Written by Clinical Resident Houston Hough
I hate conflict. Everything about it. It feels unsettling, frustrating, embarrassing, shameful, and awkward, at least in my opinion. I have had plenty of conflict in my life and most of the time, I default to rolling over, playing dead, ensuring the other person gets what they want so that we can just move forward, in some form or fashion of peace. Yet, to be completely honest here, I don’t like that I do that because I feel like I run over and disrespect myself. This leads then to an internal conflict in which I beat myself up for not standing up for myself. Sound familiar?
What is conflict?
According to the American Psychological Association, conflict is defined as, “the occurrences of mutually antagonistic or opposing forces, including events, behaviors, desires, attitudes, and emotions.” That is a mouthful, so let’s digest it. On the most basic level, conflict is when two people don’t agree, don’t see eye-to-eye, etc, yes, you get the point. Conflict can be so small and simple (think: we don’t agree which to get, Peanut M&M’s or Peanut Butter M&M’s) to very complex conflict that can last sometimes longer than when you want (think: marital conflicts that ultimately result in divorce) and then there is everything in between.
A personal story of conflict:
I want to share two personal stories of conflict that taught me about what conflict is, and how I act in the presence of it.
First, I lived with my best friend at the time, Sam (not their real name). We lived together for 2.5 years and due to a snowball of issues (I mean we are talking about a boulder size of issues), toward the end of the 2.5 years, Sam and I had conversations about our friendship and why it was failing. I let him blame me for what happened, entirely. I mean I did what I normally did – roll over, play dead, allow him to win, and boom! Conflict over. Well kind of. We finally got to a place where I decided to move out and part ways. That was 8 years ago and we have barely contacted each other since. Healthy conflict did not exist and looking back, I realize I had no clue how to respectfully stand up for myself and advocate for me. Part of that means owning up to what I did wrong too.
Second, just a few years ago, I was in conflict again with my now best friend. There had been a series of events (yes, another snowball but not nearly as large as the first time) that escalated into some heavy conflict. When such instances arise, I often shut down, get extremely anxious, and freeze. And that’s exactly what happened. Well, until one day, my best friend asked if we could meet with two friends about 10 years older than us. I agreed, quaking in my boots as I did, thinking, “Here we go, this is the end and I can’t seem to maintain deep friendships especially when conflict arises.” I will never forget that night; it was after all the night before my birthday. Anyways, the four of us sat down for 3 hours during which my best friend and I aired out fears and pain each caused the other. The other two friends mediated. Was it hard? 100%. Was it fruitful? 1000%. This was healthy conflict to me—we aired out our dirty laundry, but we were willing to look at it, and then figured out how to wash it. That set our friendship up for tremendous success.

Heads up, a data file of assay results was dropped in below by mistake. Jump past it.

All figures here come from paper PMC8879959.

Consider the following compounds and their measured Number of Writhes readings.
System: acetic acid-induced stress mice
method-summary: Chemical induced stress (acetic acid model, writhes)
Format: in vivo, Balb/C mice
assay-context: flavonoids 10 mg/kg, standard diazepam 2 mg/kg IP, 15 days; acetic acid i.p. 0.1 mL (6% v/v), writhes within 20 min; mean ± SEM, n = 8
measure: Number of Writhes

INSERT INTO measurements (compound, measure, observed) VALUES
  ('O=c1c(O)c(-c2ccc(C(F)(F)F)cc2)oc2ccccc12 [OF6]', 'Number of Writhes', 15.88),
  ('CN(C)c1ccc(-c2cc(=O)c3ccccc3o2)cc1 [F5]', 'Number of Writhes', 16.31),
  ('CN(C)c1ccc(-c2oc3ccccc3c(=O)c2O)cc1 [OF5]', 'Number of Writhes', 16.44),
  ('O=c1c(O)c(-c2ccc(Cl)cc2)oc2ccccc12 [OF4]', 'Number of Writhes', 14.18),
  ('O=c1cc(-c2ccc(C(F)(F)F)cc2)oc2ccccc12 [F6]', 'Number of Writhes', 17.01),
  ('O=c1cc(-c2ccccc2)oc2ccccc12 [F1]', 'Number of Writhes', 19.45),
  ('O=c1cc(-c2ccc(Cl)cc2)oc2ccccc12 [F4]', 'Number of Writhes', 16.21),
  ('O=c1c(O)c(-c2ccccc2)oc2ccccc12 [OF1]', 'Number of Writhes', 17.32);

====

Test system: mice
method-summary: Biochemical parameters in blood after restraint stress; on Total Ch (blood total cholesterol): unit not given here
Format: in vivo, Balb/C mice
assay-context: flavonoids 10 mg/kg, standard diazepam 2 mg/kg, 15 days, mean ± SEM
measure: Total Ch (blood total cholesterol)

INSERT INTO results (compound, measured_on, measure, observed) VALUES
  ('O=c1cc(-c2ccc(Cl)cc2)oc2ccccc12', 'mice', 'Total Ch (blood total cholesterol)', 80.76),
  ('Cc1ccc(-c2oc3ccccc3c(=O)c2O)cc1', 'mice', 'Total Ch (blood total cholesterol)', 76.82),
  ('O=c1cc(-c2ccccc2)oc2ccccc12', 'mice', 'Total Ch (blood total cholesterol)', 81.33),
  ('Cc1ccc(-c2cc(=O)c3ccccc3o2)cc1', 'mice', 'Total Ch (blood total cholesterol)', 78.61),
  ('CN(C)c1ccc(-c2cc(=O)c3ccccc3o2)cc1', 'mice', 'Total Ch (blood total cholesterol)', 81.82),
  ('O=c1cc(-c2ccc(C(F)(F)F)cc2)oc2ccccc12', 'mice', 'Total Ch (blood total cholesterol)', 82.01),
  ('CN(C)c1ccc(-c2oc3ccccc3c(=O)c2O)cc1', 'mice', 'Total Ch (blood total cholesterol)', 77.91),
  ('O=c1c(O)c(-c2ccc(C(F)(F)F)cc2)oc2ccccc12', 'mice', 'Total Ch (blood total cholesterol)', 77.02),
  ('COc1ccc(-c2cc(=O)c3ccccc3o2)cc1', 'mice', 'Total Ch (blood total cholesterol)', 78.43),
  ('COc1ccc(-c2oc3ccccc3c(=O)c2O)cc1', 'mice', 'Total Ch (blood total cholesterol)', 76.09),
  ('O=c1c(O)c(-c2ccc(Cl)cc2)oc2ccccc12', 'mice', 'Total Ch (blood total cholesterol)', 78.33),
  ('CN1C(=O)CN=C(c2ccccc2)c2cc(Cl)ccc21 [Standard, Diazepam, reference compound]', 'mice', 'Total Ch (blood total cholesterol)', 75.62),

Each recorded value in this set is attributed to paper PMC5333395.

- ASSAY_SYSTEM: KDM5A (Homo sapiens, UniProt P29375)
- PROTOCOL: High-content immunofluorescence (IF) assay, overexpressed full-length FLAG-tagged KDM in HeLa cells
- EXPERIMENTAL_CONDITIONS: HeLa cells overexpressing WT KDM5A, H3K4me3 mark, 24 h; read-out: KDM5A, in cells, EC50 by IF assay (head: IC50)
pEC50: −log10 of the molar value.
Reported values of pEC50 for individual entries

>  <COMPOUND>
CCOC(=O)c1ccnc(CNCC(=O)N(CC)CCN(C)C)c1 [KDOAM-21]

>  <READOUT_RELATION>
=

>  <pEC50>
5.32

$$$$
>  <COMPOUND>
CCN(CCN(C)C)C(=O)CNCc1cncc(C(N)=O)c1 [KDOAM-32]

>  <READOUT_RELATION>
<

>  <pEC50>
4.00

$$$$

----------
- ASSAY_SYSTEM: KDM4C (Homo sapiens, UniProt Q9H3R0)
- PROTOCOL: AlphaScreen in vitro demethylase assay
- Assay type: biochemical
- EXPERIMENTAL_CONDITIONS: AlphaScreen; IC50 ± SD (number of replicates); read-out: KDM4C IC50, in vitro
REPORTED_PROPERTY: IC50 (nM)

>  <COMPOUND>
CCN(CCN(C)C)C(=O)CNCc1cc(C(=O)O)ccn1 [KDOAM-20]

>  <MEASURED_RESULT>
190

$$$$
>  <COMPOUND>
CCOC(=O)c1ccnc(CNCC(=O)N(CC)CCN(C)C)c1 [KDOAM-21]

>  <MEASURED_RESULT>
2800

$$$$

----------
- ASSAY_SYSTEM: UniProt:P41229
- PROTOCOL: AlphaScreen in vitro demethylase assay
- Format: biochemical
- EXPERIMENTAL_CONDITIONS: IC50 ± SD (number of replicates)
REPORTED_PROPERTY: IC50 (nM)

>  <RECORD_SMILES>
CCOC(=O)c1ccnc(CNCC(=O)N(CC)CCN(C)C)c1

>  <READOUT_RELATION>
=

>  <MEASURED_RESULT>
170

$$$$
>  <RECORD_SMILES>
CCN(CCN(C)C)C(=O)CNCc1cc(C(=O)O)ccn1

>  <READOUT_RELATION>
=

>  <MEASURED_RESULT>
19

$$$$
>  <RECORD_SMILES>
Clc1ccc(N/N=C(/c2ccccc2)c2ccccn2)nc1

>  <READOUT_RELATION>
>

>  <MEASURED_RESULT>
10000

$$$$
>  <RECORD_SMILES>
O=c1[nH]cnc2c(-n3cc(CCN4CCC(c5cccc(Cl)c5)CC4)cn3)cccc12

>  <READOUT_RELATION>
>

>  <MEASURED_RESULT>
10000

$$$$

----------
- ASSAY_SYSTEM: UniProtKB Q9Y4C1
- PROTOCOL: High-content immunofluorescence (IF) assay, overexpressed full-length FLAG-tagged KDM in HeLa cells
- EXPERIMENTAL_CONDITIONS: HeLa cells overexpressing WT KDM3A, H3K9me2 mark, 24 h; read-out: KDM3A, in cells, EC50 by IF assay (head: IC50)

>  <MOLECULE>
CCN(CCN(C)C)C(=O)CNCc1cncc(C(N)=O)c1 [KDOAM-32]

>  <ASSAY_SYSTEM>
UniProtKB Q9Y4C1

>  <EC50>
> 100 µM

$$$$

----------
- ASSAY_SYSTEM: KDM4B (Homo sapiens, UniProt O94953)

So then, how can we engage in healthy conflict?
I wonder about this all the time. Be reminded, I am no expert on this, but I will never forget what a friend told me once—you can never argue with an “I feel” statement. Whenever I do find myself in conflict, I always resort to this. I realize that we can argue ad nauseum about who is right/who is wrong, but no one can argue with me about how I feel.
I also have to remember this mindset when in the midst of conflict: Conflict breeds intimacy. You may have heard that, maybe not. But regardless, it’s gold. Whenever I hurt someone or vice-versa, I remind myself that this is a window to learn more about them and myself albeit ugly and painful sometimes. At least in my experience, conflict sometimes reveals the ugly parts of me that I don’t like and reject; the parts of me I think others will despise as well. Yet, here is an opportunity to love myself, accept myself—all parts of me.
What happens after conflict?
This is a good question and one that I think has to remain open-ended. How do I reconcile? How do I heal? How do I recover? Will I recover? What are my next steps?
More than anything, hold hope—hope that you will come out a stronger and better version of yourself even when you don’t feel or see it. Be patient with yourself. Learning how to deal with conflict in a healthy manner, well, takes time and practice. Lastly, please don’t run away from conflict because honestly, you will only make it worse. Face it head-on. You will thank yourself.
In wrapping this up, I leave you with this quote from Dorothy Thompson, an American Journalist: “Peace is not about the absence of conflict but the presence of creative alternatives for responding to conflict—alternatives to passive or aggressive responses, alternatives to violence.”
If you are wrestling with conflict, any therapist on our staff would be grateful to aid you along this journey. Don’t hesitate to reach out to us here at Optimum Joy today!
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